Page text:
In the past, research on climate change has beenaimed at understanding processes that involve only
one or a few scientic disciplines. Future approaches
will require much more integration—between disci- plinary and multidisciplinary research, natural andsocial sciences, and basic research and practical ap- plications. This integration is needed to approach theclimate change problem “end-to-end”—that is, from basic science to decision support. Such an approach isneeded to address many issues, including:• Extreme weather and disasters• Sea level rise and melting ice
• Fresh water availability
• Agriculture and food security• Managing ecosystems• Human health• Impacts on the economy of the United States
The report identies six top priorities for a re
-structured climate change research program. Althoughthey build from each other, work can begin on all of these priorities now.
Reorganize the Program Around Integrated
Societal concerns about climate focus on chang-es that are visible now and the impacts of these chang-
es. For example, how might ice that is
melting today affect the availability of fresh water in the future? Addressingsuch societal concerns requires a strongunderpinning of research, observations,and predictive models. The research program should be reorganized to facil-itate cross-cutting research focused onunderstanding the interactions amongthe climate, human, and environmen-tal systems and on supporting societal
responses to climate change. For this
framework to be effective, research onthe natural climate system will haveto be maintained. In addition, researchon the human dimensions of climatechange, as well as stakeholder-drivenresearch—that needed by state andlocal governments, private companies,environmental organizations, and other groups—will have to be strengthened.
Establish a U.S. Climate Observing System
Observations are critical for documenting, understanding, and predicting climate change in contexts that can helpinform decision making at the local, state, federal, andinternational levels. Unfortunately, the satellite andground observing systems that formed the basis for the current understanding of the climate system arein decline, even as demand grows for data capable of detecting climate variability and change.A U.S. climate observing system—including physical, biological, and social observations—should be established to ensure that data needed to addressclimate change are collected or continued. In additionto augmenting current satellite and ground observ-ing systems, the system should support new types of observations, including human dimensions observa-tions that are needed for developing mitigation andadaptation strategies. Designing and implementingthis climate observing system will require agencies towork together to develop a more strategic approach todata collection, distribution, and maintenance.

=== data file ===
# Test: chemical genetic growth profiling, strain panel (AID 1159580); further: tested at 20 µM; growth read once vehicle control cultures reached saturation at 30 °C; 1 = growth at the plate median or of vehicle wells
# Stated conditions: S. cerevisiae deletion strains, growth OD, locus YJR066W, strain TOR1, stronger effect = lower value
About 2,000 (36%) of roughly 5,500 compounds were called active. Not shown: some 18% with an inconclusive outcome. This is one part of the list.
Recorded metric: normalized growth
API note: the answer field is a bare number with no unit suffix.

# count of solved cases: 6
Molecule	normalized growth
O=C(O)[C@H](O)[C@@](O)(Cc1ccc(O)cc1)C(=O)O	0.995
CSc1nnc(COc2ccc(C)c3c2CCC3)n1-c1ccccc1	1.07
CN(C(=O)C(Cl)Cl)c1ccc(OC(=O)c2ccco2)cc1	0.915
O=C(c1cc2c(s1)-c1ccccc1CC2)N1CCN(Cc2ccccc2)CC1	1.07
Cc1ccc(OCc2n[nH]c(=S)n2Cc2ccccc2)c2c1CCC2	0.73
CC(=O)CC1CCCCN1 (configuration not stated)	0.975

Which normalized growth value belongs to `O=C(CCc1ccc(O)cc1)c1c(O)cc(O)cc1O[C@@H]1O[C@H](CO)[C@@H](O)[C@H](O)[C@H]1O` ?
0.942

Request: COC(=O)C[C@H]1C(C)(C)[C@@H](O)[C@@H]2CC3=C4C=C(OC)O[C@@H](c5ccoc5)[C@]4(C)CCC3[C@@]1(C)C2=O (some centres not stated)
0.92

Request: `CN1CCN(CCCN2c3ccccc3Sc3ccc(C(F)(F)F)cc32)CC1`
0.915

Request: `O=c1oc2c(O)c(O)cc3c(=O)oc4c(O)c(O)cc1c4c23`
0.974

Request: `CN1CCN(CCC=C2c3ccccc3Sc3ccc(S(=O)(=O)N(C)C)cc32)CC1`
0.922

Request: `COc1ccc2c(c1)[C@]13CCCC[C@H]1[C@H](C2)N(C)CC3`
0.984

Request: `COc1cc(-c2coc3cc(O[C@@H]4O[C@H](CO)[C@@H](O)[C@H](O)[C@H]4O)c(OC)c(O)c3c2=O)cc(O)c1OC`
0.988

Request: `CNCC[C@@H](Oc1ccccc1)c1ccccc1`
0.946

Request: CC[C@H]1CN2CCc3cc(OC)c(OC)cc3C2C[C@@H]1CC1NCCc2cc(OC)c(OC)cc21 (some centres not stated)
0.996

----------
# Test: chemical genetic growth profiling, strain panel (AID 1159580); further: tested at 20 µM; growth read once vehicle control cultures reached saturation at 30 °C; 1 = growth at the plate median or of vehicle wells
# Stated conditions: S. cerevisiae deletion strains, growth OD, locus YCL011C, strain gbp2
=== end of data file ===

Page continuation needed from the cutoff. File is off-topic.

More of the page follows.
Support a New Generation of Coupled Earth System Models
Our ability to predict climate change at regionaland local spatial scales and at seasonal and decadaltemporal scales is inadequate for forming adapta-tion and mitigation strategies. A new generation of coupled human-land-ocean-atmosphere models wouldimprove predictions at these scales and help bridge the
Evaluating Progress of the U.S. Climate Change Science Program: Methods and Preliminary Results (2007)
This report is the second and nal report of the Committee on Stra
-tegic Advice on the U.S. Climate Change Science Program (CCSP). The
committee’s rst report,
Evaluating Progress of the U.S. Climate ChangeScience Program: Methods and Preliminary Results
(2007), concluded that:• Discovery science (driven by curiosity rather than by practical applica-tions) and understanding of the climate system are proceeding well, butuse of that knowledge to support decision making and to manage risksand opportunities of climate change is proceeding slowly.• Progress in understanding and predicting climate change has improvedmore at global, continental, and ocean basin scales than at regional andlocal scales.• Our understanding of the impacts of climate changes on human well-be-ing and vulnerabilities is much less developed than our understanding of the natural climate system.• Observations have fueled advances in climate change science and ap- plications, but many existing and planned observing systems have beencancelled, delayed, or degraded, which threatens future progress.• Progress in communicating CCSP results and engaging stakeholders(those either contributing to or using the results of the program) is inad-equate.• The separation of CCSP program leadership and its budget authority presents a serious obstacle to its progress.